Deciding what HR records to scan: Going paperless in HR and balancing risk

HR records are a tricky beast and they like to hang around in paper form.  I have been involved in several paperless HR projects and, all too often, people’s first instinct is to scan everything.

The main problem with scanning is that it’s expensive. It’s also difficult to estimate for scanning budgets when you’re dealing with files of varying sizes.

Knowing what you should scan, and why,  is of huge benefit to any organisation.  You will also benefit from changing your processes so that you stop creating paper documents.  99% of HR documents can now be created by a computer, lessening the requirements for physical storage.

I would categorically say, and feel free to quote me…

“Do not scan all of your HR documents. Don’t do it.  It’s not worth it!”

Back scanning past records for people who no longer work for your company is a waste of money. They will sit on shelves until you eventually destroy them.  You only need to scan these records if the subject reenters employment, if request their data under the DPA, or if an investigation is to take place.

Your priority is to consider your current records. You won’t go wrong by scanning every active record, although you could break this down even further and only scan records for permanent staff members. This means you will weed out fixed-term, temporary, short term and bank type contracts.

If you have the time, go through and sort the records first. You can separate out the records for long retention and place these at the front of the file. If you’re wondering what parts I’m talking about, see Part 2 of this blog series.  That post looks at the types of documents you should consider keeping for a longer retention period than the rest. These can then be scanned as two PDFs which enables you to apply decent retention with no further activity on your part.

Time is money

If you don’t have time, you can request assistance from your scanning provider.  If the provider has the capability, mark specific pages within a PDF and have them extracted into another file – this is the most environmentally friendly option. Failing that there are workarounds but, whatever you do when you scan records, you need to consider the legal admissibility and evidential weight of records. Will you need the records in a court scenario? If so, have you followed a strict process to ensure that the files haven’t been amended.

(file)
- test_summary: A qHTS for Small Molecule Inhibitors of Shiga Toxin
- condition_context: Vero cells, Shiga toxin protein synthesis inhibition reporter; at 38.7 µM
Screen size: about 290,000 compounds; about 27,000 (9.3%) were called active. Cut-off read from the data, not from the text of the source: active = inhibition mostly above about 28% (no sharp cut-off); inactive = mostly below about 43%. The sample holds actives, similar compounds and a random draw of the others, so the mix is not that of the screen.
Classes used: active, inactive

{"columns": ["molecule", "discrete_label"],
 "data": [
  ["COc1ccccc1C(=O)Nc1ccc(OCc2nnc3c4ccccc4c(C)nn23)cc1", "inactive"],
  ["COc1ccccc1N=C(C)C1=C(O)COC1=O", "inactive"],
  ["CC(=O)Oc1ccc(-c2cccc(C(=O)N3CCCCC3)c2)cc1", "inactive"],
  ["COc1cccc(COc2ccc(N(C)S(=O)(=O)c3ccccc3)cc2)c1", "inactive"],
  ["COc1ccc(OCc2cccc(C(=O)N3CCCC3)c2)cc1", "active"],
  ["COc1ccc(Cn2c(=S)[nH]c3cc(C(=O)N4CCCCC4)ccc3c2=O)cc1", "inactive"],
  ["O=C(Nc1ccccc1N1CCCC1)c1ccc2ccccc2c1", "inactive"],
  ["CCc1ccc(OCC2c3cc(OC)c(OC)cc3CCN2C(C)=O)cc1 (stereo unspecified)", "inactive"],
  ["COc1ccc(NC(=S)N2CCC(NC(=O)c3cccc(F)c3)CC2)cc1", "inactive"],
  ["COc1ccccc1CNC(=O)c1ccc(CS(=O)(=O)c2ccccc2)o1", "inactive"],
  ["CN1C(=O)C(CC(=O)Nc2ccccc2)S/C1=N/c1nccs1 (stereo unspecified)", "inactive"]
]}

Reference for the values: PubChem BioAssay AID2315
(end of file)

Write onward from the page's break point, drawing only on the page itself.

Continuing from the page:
Remember that getting a certificate for legal admissibility isn’t about the organisation. It’s about one specific process and using specific types of equipment. If you change your equipment, whether it be an update or a replacement, you break the chain and need to start again.  If you’re having your scanning carried out by an external body, will need to know if the company is making any changes to its process or equipment.  In the event this happens, you’ll need to audit it appropriately and get the supporting documentation to update your records. Don’t give anyone the opportunity to discredit you or have your records thrown out in the courtroom!  No one has ever had their digital records thrown out, but no one wants to be the first either.

Paperless is not something to aspire to

Any aspiration to have a paperless environment is not realistic.  Why scan records that you’re never going to use just to get rid of paper?  There’s nothing wrong with drawing a line in the sand for certain types of records. Instead, having the aspiration to remove paper over a certain time period and making improvements to reduce paper instead is a much better approach.

‘Paper lite’ is a much more realistic approach. For example, using paper during the recruitment process can be much more practical.  If you’re interviewing, you’ll probably want to scribble notes about the candidate and it’s way more complicated to add a laptop or iPad into the mix.  You only need to keep records for an unsuccessful candidate for one year.  Scan the successful applicant’s recruitment paperwork straight into a file you create for them. Why add extra admin into the process when it can be so straightforward?  If you plan to keep any CVs for future job openings then you can create a digital version of these. On the whole, you should deal with whatever paperwork comes your way.

Gently does it

Before making any decisions about the destruction of your paper files post-scanning, consider whether they may ever be needed as evidence in court. Always have your processes externally audited by someone who knows British Standard BS10008:2020. Always get approval and sign off from senior management before you destroy anything. This is a decision your SIRO should be comfortable with provided you can demonstrate the processes and procedures that you followed.

Balance the risks and ensure that your records have not been edited between the physical and electronic copy. Think about how you should spend your time, effort and money – what things are less risky to keep in a physical format when they’re no longer in use. Think about changing your processes and moving from pen to mouse, it’s less risky than relying on scanning.  Change the way you do things rather than changing what’s you’ve already done. Go digital by default rather than pencil by default – the risk of what you do and don’t scan will be less of a problem.

In the final part of this blog series, we look at staying paperless, sticking to your HR record management guns, and anticipating future problems.

You can arrange for Emily to undertake an audit of BS10008:2020, or for assistance with your HR records management: Contact Emily.

The above is not legal advice, please always check with a legal representative.

If you like this blog post, please see other posts here.

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HR/Personnel Records – Deciding what HR records to Scan – Part 4 of 5
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